Fred’s Bio

fredkoontzweb2

Fred Koontz is Executive Director of Teatown Lake Reservation, a regional environmental organization with an 834-acre nature preserve and education center located Yorktown, Cortlandt, and New Castle, New York.  Teatown’s mission is to conserve open space and to educate and involve the regional community in order to sustain the diversity of wildlife, plants and habitats for future generations.

In addition to being the largest nonprofit nature preserve in New York’s Westchester County, Teatown is rapidly developing a reputation as an environmental leader in the Hudson Hills and Highlands, the bioregion which encompasses most of Westchester and Putnam counties and parts of Dutchess, Orange, and Rockland counties.    

Fred spent his childhood in suburban Baltimore, where he developed his life-long passion for nature conservation and environmental protection. He received his Ph.D. in Zoology in 1984 from the University of Maryland. While in graduate school, he worked at the Smithsonian Institute’s National Zoological Park, specializing in animal communication and social behavior of mammals.

After receiving his Ph.D., Dr. Koontz was employed for 15 years at the Wildlife Conservation Society (WCS), including ten years as a mammal curator at their Bronx Zoo. From 1994-1999, Dr. Koontz was the founder and first director of WCS’s Science Resource Center, with a mission to train conservation professionals to implement cutting-edge methodologies and technologies into their work. At WCS, Dr. Koontz’s expertise included animal behavior, census methods, captive breeding of endangered species, tracking mammals and birds, and restoration biology.

From 1999-2004, Fred worked for Wildlife Trust as a Program Director and Executive Vice President.  Wildlife Trust is a conservation science organization that empowers conservation scientists worldwide to protect nature and safeguard ecosystem health and human health. During his tenure at Wildlife Trust, Dr. Koontz founded their New York Bioscape Initiative, which aims to protect biodiversity and health in the presence of regional development, by assembling multidisciplinary teams of scientists, health professionals, educators, and civic leaders.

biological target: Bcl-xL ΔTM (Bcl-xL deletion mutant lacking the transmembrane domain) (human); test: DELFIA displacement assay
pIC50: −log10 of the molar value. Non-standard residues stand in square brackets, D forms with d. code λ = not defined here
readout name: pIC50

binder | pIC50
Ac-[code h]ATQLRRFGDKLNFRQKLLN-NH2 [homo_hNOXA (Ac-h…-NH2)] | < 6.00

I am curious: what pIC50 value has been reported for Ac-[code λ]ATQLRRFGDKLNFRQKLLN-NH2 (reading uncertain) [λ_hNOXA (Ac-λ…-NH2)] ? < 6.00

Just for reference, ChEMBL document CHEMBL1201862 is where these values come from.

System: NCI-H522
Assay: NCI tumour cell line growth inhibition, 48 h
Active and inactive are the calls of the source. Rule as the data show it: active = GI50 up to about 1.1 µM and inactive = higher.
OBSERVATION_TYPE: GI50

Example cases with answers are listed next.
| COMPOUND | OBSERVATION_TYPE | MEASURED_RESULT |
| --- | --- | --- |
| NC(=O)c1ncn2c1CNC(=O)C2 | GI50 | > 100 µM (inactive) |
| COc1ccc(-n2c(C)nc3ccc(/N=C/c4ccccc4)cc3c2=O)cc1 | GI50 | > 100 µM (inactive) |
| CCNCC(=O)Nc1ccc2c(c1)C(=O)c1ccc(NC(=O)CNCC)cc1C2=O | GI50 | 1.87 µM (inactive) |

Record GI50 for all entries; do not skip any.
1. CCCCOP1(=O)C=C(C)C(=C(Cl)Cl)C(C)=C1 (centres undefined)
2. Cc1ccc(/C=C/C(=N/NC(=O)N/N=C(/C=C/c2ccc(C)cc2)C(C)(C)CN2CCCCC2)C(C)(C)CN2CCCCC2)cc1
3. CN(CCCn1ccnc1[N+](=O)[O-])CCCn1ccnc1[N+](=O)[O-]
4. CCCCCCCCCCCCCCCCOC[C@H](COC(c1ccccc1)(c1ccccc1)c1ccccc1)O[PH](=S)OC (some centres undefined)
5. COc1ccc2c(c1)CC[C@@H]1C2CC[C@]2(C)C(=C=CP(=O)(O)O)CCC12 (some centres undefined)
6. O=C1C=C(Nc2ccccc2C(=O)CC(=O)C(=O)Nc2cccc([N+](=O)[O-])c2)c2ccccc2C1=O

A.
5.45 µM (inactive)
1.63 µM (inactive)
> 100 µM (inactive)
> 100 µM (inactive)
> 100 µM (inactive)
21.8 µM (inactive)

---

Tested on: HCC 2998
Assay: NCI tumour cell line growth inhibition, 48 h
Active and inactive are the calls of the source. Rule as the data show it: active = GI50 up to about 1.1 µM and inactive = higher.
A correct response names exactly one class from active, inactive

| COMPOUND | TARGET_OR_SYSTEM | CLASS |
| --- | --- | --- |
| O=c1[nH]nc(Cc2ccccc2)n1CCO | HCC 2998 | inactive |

Dr. Koontz’s work has taken him around the world: following migration of wood storks and trumpeter swans in the U.S.; studying howler monkeys in Nicaragua and Belize; tracking forest elephants in Cameroon; and advising on giant panda captive breeding in China. He also consulted on many conservation projects in Latin America, Africa, and Asia from 1999-2002, when he was Wildlife Trust’s International Conservation Director and oversaw a  portfolio of more than 65 projects in 20 countries. Dr. Koontz is perhaps best known, however, for co-leading a team of scientists, veterinarians, and park managers, who from 1991-1997 successfully reintroduced howler monkeys into the Cockscomb Basin Wildlife Sanctuary, Belize. 

Dr. Koontz has held adjunct faculty positions at three universities, helped mentor 15 graduate students, and regularly provides career advice to young scientists. He has served on committees for the IUCN, NASA, and others. Dr. Koontz was a participant for ten years in the Center for Environmental Research and Conservation (CERC), based at Columbia University, where he continues to serve on graduate student advisory committees in the Department of Ecology, Evolution, and Environmental Biology. Fred has published more than 50 articles for scientific and lay audiences, and has been interviewed by numerous television and radio stations, including appearances on CNN, WCBS News, WABC News, ABC’s Good Morning America, NPR’s Sounds of Science, and NPR’s Science Friday. Dr. Koontz’s work has been noted in the New York Times, Philadelphia Enquirer, Wildlife Conservation, Discover, Popular Science, New Scientist, Natural History, USAToday, Poughkeepsie Journal, The  Journal News (Westchester, NY)  and others.

Dr. Koontz’s recent civic activities have included serving on:  Philipstown’s Natural Resources Committee; Westchester County’s Deer Task Force; Westchester County’s Climate Change Task Force; and the Board of the Hudson Highlands Land Trust. Fred lives in Garrison, New York, with his wife, Dr. Wendy Westrom, a veterinarian practicing in Westchester and Putnam counties.

 

%d bloggers like this: